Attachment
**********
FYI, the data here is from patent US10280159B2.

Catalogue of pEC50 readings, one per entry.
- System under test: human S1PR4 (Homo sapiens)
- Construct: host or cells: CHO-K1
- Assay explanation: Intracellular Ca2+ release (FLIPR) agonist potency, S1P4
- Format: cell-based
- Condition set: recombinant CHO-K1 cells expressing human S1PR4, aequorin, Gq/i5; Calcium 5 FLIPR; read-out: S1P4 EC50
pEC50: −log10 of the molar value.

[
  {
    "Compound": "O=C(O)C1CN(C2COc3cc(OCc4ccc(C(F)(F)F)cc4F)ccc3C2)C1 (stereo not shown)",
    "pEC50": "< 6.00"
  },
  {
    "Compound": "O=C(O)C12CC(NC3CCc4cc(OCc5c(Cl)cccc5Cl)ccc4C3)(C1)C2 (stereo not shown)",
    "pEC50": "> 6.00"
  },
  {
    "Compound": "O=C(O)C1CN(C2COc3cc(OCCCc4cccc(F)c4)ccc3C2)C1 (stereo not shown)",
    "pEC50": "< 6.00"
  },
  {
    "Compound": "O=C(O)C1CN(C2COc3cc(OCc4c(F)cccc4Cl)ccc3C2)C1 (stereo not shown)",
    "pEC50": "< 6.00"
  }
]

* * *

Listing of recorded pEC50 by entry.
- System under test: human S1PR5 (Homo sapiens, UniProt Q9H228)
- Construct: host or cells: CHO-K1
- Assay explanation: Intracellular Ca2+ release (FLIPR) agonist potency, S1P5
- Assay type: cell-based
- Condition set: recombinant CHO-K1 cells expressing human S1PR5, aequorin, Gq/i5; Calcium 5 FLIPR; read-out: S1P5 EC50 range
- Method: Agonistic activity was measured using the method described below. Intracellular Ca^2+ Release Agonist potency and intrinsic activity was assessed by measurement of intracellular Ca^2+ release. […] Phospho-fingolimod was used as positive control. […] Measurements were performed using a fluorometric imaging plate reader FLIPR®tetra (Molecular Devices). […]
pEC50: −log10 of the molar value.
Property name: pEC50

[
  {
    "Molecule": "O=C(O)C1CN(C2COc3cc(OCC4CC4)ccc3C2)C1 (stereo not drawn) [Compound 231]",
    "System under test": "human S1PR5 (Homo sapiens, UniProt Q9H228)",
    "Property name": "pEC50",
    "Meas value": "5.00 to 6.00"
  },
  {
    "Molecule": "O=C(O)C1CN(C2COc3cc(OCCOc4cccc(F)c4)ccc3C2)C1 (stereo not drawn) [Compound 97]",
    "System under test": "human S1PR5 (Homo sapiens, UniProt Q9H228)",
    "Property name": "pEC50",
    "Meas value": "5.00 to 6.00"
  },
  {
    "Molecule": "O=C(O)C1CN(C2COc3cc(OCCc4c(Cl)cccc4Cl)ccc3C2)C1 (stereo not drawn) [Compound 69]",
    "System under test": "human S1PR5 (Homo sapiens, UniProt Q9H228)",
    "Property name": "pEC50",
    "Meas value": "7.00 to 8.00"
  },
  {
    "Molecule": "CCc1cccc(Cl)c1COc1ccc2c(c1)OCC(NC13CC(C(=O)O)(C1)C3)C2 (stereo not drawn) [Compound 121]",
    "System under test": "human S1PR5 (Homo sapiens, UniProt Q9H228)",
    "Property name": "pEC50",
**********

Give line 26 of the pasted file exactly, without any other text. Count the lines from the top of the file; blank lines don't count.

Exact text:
]